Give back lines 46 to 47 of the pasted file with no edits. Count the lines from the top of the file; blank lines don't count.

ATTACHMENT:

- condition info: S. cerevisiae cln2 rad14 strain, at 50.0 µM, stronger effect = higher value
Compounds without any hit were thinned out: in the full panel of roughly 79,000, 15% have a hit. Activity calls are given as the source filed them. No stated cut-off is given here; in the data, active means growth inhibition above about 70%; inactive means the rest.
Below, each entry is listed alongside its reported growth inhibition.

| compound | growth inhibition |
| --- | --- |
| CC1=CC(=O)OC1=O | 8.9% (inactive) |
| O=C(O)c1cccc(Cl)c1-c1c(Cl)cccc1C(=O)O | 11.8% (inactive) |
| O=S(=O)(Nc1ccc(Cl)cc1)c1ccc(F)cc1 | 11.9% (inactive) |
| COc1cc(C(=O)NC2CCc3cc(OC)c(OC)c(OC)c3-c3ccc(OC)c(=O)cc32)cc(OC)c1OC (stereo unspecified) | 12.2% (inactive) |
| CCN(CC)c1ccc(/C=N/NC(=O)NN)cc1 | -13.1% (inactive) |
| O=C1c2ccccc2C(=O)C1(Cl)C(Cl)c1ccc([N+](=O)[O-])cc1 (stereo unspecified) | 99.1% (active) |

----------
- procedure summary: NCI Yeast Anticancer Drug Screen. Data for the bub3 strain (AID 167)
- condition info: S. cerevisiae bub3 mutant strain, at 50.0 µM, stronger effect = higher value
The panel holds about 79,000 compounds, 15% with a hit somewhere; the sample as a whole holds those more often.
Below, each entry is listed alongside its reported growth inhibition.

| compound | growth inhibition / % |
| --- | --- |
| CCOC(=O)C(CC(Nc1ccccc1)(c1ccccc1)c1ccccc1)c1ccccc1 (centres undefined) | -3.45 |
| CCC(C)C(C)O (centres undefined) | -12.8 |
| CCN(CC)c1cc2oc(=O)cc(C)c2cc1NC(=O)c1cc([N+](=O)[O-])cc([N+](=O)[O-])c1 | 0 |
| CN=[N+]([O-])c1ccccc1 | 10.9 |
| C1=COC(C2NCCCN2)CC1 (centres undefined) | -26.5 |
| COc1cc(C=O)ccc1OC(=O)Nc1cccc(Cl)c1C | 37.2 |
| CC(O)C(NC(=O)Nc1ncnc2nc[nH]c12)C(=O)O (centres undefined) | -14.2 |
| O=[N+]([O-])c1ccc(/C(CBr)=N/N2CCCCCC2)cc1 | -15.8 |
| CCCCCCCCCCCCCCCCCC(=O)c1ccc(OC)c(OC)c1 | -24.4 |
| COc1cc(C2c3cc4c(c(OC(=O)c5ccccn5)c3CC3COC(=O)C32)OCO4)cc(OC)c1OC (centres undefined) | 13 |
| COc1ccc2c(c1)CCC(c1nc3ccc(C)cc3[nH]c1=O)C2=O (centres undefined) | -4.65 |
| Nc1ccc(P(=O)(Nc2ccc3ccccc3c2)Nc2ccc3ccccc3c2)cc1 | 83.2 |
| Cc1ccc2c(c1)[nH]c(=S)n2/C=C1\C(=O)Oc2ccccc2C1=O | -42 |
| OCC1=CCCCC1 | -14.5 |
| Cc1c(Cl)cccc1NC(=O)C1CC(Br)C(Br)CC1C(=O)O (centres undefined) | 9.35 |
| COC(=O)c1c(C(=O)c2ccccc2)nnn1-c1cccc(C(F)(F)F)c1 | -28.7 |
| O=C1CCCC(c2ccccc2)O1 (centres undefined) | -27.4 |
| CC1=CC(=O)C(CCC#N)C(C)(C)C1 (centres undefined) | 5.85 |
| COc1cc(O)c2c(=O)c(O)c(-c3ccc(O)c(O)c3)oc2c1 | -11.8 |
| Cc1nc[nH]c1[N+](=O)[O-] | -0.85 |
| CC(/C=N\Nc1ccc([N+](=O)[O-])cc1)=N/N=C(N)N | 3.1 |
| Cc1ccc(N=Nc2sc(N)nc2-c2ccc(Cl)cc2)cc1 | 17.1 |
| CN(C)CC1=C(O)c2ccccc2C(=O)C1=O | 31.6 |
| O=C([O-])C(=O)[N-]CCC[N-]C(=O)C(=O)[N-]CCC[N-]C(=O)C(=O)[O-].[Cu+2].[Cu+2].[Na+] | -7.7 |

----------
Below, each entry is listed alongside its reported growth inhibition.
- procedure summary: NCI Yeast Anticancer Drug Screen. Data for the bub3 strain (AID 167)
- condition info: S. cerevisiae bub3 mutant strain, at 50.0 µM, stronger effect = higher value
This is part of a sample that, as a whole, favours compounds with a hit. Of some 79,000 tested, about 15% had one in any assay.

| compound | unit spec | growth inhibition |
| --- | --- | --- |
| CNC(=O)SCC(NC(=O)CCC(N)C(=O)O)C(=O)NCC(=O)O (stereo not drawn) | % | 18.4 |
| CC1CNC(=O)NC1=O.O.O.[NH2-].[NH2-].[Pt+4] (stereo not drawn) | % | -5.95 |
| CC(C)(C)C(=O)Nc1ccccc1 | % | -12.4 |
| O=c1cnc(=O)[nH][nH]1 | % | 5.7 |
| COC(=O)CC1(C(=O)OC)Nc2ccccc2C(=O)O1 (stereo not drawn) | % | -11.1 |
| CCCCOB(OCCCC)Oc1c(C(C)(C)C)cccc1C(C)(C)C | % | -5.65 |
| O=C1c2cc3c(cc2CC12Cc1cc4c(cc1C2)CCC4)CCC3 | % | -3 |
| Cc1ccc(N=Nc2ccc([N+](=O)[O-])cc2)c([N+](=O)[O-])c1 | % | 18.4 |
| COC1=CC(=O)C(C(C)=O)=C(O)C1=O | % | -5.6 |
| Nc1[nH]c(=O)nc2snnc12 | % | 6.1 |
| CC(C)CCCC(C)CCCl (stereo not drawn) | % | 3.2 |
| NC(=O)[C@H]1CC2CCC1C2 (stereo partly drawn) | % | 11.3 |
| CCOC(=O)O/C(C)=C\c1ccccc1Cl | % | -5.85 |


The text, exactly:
- condition info: S. cerevisiae bub3 mutant strain, at 50.0 µM, stronger effect = higher value
This is part of a sample that, as a whole, favours compounds with a hit. Of some 79,000 tested, about 15% had one in any assay.